LONDON, May 21 (Reuters) - Spot market premiums for copper have fallen slightly in Europe as restocking wanes and demand ebbs amid an escalating debt crisis, leaving manufacturers with little reason to stock up on the metal in anticipation of rising product sales.
The decline in premiums while not dramatic, does not bode well for a European economy that is heading into recession. Premiums are the price paid over and above the London Metal Exchange <CMCU)> cash price to secure delivery of the physical metal.
They denote the state of the physical or real economy, as opposed to futures markets which try to predict future price trends. Premiums, however, also indicate the extent to which futures market predictions are transpiring on the ground.
"Compared to say early April (copper) premiums are clearly weaker now. Underlying demand was better in the first quarter. People were selling a lot more copper products than they thought they would," said a Europe-based trader.
"Nobody talked about Greece in January, February, but now its back in the news. People are worrying about what's going to happen and its definitely had an impact."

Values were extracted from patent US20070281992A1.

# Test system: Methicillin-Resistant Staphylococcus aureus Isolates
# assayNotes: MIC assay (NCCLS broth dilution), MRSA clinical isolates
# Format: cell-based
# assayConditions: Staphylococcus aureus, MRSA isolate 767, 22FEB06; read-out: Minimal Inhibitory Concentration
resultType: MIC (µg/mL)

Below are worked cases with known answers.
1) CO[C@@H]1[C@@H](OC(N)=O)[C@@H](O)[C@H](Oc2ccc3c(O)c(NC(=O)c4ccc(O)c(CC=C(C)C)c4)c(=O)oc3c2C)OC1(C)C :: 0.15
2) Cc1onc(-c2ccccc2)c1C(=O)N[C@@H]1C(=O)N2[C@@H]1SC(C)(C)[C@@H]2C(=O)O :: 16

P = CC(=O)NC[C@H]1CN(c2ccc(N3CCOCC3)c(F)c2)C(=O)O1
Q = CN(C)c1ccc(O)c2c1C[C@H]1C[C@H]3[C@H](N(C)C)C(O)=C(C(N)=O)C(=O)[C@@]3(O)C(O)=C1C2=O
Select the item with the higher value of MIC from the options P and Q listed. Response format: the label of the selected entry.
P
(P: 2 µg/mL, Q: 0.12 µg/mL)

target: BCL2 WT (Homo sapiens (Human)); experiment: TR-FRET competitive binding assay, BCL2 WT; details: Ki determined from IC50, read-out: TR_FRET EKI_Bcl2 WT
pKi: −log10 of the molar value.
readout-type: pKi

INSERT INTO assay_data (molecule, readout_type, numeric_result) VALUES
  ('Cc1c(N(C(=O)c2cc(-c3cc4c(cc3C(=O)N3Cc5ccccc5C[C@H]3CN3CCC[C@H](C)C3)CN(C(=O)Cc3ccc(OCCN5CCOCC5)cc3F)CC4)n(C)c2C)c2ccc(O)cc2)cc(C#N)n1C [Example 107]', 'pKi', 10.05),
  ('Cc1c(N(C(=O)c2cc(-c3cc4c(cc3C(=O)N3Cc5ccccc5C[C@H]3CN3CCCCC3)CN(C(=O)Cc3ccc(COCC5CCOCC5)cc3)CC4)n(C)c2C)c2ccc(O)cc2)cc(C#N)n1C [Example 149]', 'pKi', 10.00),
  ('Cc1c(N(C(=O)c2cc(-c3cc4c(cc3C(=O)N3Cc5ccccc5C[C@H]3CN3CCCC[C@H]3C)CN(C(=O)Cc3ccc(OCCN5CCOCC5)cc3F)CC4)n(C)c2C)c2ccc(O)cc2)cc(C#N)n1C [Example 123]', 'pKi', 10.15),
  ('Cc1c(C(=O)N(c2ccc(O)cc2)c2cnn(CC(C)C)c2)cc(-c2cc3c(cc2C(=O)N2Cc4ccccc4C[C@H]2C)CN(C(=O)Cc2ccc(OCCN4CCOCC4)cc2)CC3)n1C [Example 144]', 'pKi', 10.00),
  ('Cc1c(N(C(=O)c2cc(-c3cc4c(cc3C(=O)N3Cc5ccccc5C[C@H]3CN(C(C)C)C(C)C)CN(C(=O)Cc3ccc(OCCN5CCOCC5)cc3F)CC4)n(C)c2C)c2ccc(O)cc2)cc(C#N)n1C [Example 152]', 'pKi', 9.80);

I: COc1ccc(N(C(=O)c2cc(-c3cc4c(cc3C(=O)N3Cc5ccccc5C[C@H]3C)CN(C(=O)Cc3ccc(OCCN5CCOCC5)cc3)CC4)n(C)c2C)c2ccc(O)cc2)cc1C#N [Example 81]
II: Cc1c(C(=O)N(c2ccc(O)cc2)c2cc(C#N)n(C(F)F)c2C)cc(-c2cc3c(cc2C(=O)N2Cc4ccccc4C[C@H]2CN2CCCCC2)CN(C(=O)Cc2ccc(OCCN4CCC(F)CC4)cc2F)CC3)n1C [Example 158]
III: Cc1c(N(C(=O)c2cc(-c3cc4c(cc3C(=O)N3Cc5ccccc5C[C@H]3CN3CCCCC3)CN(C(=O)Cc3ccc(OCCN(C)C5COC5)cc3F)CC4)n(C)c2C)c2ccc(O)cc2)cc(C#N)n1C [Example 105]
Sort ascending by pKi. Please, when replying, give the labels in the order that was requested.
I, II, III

Spot market premiums for grade A copper in Rotterdam were last qouted around $60-80 a tonne, according to Reuters sources. They were quoted at around $80-90 in mid-April.
A London-based physical metal trader pointed out demand for copper has by no means collapsed, and premiums remain underpinned by still tight supply and by demand from Germany, a key manufacturer whose economy remains robust.
But even in Germany Aurubis AG, the continent's largest copper smelter, said last week it expects demand for copper products to remain restrained given the uncertain economic outlook.
In mid-April, meanwhile, Aurubis chief executive Peter Willbrandt told Reuters copper product sales had fallen between 5 to 15 percent in Europe in the prior few weeks as customers placed smaller, shorter-term orders.
A Germany-based trading source said plans to upgrade the electricity grid by connecting the north to the south were on hold, with cable and wire makers reportedly still waiting on orders to deliver their products.
"The electricity grid should be under construction but its delayed," he said.
The source, from a Europe-based copper products maker, also said his company has experienced a 10 percent drop in demand this year, hit also by weakening economic growth in top copper consumer China.
On Sunday, China's premier Wen Jiabao called for additional efforts to support growth, after a recent series of economic indicators suggested the world's second-biggest economy will slow further in the second quarter.
The call helped support benchmark copper prices, though overall sentiment remained restrained given ongoing concerns about the risk of contagion should Greece default on its debt and leave the euro.